Pulling helicopters was just one way Royal Navy personnel decided to raise money for Children in Need.
Engineers at HMS Sultan in Gosport came together on the parade ground for a series of timed helicopter pulls for the annual charity event.
Organised by members of the Royal Navy Air Engineering and Survival School, teams of 10 from throughout the naval base took it in turns to make timed runs while pulling a Sea King helicopter from one end of the parade ground to the other.
Teams from the Royal Navy Air Engineering and Survival School were also joined by entries from the Defence School of Marine Engineering (DSMarE) and the Executive Department.
Civilian engineers from EDF Energy and Network Rail, based within the Babcock Academy, also went along to watch the event and show their support for all of the teams.
Commander Sophie Shaughnessy, the executive officer of HMS Sultan, says: ‘The support for this event from both the staff and trainees of HMS Sultan has been really fantastic.
‘The helicopter weighs about six tonnes and teamwork, as always, is all important.
‘All of the teams involved got stuck in with plenty of enthusiasm, drive and competitiveness, which is what our training is all about.’
Thirty-three teams of 10 people took part and Team Sumo from the Royal Navy Air Engineering and Survival School ran the fastest time of the day.
They were crowned as winners with a time of just 30.72 seconds.
But civilian staff at HMS Sultan also took part in the fundraising and held a cake sale to support Children in Need.
Commander Shaughnessy adds: ‘Children In Need is a tremendous nationwide effort and we are delighted to be able to show our support with the events we held.’
Paula inspired by family and friends to cut off her locks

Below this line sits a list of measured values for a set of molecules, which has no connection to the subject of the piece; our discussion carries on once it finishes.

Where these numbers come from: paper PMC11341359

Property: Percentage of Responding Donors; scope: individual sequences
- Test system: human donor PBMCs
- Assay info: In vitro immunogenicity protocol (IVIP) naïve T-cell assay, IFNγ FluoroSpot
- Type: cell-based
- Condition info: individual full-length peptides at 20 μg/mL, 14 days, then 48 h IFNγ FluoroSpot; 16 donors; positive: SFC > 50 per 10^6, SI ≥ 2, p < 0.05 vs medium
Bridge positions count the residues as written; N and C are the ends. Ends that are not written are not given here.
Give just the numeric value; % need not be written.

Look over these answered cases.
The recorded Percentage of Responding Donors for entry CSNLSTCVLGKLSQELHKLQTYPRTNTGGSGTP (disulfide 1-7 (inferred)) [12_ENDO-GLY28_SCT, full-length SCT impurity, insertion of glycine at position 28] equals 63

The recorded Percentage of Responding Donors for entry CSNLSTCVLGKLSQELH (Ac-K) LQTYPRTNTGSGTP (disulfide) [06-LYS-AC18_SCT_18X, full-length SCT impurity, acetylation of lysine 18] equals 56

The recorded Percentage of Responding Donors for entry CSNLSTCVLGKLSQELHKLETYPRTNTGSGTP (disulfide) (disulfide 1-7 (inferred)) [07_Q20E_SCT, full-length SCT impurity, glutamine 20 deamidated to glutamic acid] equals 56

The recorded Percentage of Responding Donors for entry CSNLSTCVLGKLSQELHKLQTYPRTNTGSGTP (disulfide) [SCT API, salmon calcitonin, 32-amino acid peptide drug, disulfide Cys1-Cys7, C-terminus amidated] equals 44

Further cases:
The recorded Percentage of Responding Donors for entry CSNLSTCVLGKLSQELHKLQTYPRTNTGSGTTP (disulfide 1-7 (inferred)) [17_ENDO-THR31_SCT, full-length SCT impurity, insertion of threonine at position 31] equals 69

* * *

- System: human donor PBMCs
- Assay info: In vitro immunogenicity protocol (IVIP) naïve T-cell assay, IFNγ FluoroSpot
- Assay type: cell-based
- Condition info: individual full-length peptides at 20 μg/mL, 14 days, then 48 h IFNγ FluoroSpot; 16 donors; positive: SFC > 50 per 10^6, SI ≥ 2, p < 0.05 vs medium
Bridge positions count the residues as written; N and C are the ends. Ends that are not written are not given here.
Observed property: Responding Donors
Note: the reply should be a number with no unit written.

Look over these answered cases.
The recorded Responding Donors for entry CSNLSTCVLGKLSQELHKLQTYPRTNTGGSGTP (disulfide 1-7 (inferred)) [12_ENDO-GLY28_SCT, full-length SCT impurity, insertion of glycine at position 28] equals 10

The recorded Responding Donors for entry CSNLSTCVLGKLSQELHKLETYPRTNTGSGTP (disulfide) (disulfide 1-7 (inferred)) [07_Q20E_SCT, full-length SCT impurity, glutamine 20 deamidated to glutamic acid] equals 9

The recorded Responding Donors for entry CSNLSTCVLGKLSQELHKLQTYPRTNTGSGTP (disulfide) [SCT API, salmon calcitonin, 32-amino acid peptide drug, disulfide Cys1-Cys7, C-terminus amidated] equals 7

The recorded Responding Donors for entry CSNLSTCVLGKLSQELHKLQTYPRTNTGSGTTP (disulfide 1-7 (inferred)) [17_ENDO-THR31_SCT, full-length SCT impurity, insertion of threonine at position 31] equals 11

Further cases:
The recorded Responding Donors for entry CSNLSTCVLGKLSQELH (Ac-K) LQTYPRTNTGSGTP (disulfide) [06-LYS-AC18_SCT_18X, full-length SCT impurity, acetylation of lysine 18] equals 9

Cancer survivor Paula Lamb was inspired by friends and family to have her long locks cut off for charity.
The 46-year-old had her hair snipped into a bob, with the plait going to the Little Princess Trust.
Paula had cervical cancer six years ago and, because it was diagnosed early enough, she didn’t have to go through chemotherapy.
But she has watched close friends with cancer lose their hair. Her five-year-old nephew, Felix Baulch, also has a rare form of eye cancer.
Paula, from Chester Crescent, Lee-on-the-Solent, says: ‘My nephew has had five years of chemotherapy for cancer of the eyes.
‘Retinoblastina is rare so I’ve witnessed a young child battle cancer in my own family and chemotherapy’s inevitable side-effects.
‘When I was going through my cancer, I was lucky enough to never have chemotherapy.
‘The whole situation is tough enough.
‘I had cervical cancer and it was all removed through surgery. I was so lucky.’
Nine inches of Paula’s hair was cut off and will be sent to the Little Princess Trust, which makes wigs for children with cancer or other illnesses where hair loss is a side-effect.
Mum-of-two Paula adds: ‘When my friends lost their hair, they had to use wigs made of false hair and you couldn’t style them or colour them.
‘For teenagers and young children it must be difficult.’